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The Righteous Reign of the Coming King


But there will be no gloom for those who were in anguish. In the former time he brought into contempt the land of Zebulun and the land of Naphtali, but in the latter time he will make glorious the way of the sea, the land beyond the Jordan, Galilee of the nations.


The people who walked in darkness

have seen a great light;

those who lived in a land of deep darkness—

on them light has shined.


You have multiplied the nation,

you have increased its joy;

they rejoice before you

as with joy at the harvest,

as people exult when dividing plunder.


For the yoke of their burden,

and the bar across their shoulders,

the rod of their oppressor,

you have broken as on the day of Midian.


For all the boots of the tramping warriors

and all the garments rolled in blood

shall be burned as fuel for the fire.


For a child has been born for us,

a son given to us;

authority rests upon his shoulders;

and he is named

Wonderful Counselor, Mighty God,

Everlasting Father, Prince of Peace.


His authority shall grow continually,

and there shall be endless peace

for the throne of David and his kingdom.

He will establish and uphold it

with justice and with righteousness

from this time onward and forevermore.

The zeal of the L ord of hosts will do this.


Judgment on Arrogance and Oppression


The Lord sent a word against Jacob,

and it fell on Israel;


and all the people knew it—

Ephraim and the inhabitants of Samaria—

but in pride and arrogance of heart they said:


“The bricks have fallen,

but we will build with dressed stones;

the sycamores have been cut down,

but we will put cedars in their place.”


So the L ord raised adversaries against them,

and stirred up their enemies,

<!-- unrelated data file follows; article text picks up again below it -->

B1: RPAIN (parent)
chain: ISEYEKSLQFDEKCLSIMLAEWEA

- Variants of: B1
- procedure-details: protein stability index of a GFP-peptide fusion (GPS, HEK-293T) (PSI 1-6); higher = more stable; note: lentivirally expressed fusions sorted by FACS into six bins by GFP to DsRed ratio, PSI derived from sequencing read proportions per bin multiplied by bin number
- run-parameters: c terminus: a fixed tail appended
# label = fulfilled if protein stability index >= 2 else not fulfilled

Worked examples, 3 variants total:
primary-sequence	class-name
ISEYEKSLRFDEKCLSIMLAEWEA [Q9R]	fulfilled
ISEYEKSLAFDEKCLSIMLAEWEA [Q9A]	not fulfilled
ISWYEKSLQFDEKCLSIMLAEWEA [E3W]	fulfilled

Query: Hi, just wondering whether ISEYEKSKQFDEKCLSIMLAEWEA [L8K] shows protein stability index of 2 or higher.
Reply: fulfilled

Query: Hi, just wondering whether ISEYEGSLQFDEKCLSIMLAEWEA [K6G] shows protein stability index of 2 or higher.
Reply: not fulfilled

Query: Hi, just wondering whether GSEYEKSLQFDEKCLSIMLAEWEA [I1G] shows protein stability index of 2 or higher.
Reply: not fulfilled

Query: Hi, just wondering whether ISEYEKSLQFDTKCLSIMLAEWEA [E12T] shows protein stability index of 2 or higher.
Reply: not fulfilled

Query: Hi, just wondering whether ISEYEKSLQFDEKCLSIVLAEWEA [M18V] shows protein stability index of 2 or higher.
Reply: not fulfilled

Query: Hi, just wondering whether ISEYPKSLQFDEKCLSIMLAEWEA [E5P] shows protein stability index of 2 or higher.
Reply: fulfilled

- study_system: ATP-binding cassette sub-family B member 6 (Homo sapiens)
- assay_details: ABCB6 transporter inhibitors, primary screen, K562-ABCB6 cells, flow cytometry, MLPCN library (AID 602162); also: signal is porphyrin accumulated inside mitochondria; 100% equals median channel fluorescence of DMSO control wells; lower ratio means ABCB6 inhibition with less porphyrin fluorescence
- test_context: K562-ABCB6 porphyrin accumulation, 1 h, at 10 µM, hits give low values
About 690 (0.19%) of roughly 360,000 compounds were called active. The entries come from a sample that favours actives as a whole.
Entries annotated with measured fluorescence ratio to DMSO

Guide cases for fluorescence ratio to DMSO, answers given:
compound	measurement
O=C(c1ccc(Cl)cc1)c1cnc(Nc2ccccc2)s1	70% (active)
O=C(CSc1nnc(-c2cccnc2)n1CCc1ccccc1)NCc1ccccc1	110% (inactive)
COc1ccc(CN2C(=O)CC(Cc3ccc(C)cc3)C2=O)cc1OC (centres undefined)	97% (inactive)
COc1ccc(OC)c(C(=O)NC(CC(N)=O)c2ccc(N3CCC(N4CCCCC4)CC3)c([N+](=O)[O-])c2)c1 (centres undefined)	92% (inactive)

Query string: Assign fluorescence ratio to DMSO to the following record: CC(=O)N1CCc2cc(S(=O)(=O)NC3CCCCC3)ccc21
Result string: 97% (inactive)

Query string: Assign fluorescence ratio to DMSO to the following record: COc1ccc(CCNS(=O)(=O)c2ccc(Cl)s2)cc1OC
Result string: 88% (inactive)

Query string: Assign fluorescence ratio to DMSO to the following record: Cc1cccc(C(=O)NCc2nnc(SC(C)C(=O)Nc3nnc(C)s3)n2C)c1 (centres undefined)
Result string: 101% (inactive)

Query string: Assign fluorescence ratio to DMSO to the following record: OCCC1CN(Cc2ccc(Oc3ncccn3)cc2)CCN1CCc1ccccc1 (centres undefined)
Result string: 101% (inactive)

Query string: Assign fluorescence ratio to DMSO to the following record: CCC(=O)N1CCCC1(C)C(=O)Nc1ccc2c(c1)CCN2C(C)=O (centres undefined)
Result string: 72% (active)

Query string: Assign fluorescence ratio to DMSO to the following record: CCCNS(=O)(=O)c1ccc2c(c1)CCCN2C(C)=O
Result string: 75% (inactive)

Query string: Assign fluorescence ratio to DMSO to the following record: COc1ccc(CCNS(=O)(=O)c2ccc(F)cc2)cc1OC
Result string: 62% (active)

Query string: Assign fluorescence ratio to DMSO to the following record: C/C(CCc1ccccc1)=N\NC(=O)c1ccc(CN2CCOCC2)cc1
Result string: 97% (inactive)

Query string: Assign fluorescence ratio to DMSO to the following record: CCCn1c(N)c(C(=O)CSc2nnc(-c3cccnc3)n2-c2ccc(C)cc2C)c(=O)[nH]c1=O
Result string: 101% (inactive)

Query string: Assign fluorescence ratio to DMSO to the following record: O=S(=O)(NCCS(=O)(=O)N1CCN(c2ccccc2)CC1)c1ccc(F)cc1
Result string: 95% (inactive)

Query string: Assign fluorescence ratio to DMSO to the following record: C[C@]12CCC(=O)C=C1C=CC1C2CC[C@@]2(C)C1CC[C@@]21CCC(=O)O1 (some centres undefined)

the Arameans on the east and the Philistines on the west,

and they devoured Israel with open mouth.

For all this his anger has not turned away;

his hand is stretched out still.



The people did not turn to him who struck them,

or seek the L ord of hosts.


So the L ord cut off from Israel head and tail,

palm branch and reed in one day—


elders and dignitaries are the head,

and prophets who teach lies are the tail;


for those who led this people led them astray,

and those who were led by them were left in confusion.


That is why the Lord did not have pity on their young people,

or compassion on their orphans and widows;

for everyone was godless and an evildoer,

and every mouth spoke folly.

For all this his anger has not turned away;

his hand is stretched out still.



For wickedness burned like a fire,

consuming briers and thorns;

it kindled the thickets of the forest,

and they swirled upward in a column of smoke.


Through the wrath of the L ord of hosts

the land was burned,

and the people became like fuel for the fire;

no one spared another.


They gorged on the right, but still were hungry,

and they devoured on the left, but were not satisfied;

they devoured the flesh of their own kindred;


Manasseh devoured Ephraim, and Ephraim Manasseh,

and together they were against Judah.

For all this his anger has not turned away;

his hand is stretched out still.


5. For every battle. Here commentators are nearly agreed that Isaiah intended to contrast the victory which God was about to give to his people with other victories. Others conquer by making a great slaughter of the enemies, but here the Lord will conquer by his own hand alone. He expresses more fully what he had said, As in the day of Midian. (Verse 4.) The Lord therefore, he says, will not employ the agency of a great multitude, but will achieve a victory for himself from heaven. When the Lord acts by himself, every covering is removed, and we perceive more clearly that he is the Author of our life and salvation.

Now, since there is a contrast which expresses the difference between the ordinary mode of warfare and the miracle of redemption, the copulative ו, (vau,) in the middle of the verse, ought to be rendered but; as if he had said, that it is usually amidst the confusion of the battle that enemies are hewn down: but God will act in a very different manner; for he will destroy the enemies of the Church, as if he sent down lightning from heaven, or suddenly struck them by thunderbolts. It may perhaps be thought better to adopt the opinion of those who explain the second clause as a continuation of the first, that all warriors will be with trembling and with burning fire. But the former meaning is more appropriate, and is likewise supported by the words of the Prophet. Hence it is evident that the present subject is not merely the deliverance which the people obtained from Cyrus, permitting them to return to their native country, but that these words must be viewed as extending to the kingdom of Christ.

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